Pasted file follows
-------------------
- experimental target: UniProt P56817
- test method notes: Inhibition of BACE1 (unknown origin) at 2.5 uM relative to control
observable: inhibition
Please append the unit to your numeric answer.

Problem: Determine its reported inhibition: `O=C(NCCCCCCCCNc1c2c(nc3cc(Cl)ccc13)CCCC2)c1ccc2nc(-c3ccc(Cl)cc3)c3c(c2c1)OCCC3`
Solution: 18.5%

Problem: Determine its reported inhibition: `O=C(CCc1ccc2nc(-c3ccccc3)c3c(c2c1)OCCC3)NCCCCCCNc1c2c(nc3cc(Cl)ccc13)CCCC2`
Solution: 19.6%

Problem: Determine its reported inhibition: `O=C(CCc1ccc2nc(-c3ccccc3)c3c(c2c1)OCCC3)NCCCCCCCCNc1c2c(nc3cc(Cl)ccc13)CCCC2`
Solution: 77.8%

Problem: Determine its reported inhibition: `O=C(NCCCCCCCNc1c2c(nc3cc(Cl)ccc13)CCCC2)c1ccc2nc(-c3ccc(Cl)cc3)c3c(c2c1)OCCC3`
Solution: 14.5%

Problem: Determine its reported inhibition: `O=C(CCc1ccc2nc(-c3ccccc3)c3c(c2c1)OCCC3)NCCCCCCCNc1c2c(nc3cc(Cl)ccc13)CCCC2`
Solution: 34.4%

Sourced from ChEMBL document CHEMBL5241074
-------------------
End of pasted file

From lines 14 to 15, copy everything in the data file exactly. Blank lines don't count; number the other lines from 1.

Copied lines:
Solution: 34.4%

Sourced from ChEMBL document CHEMBL5241074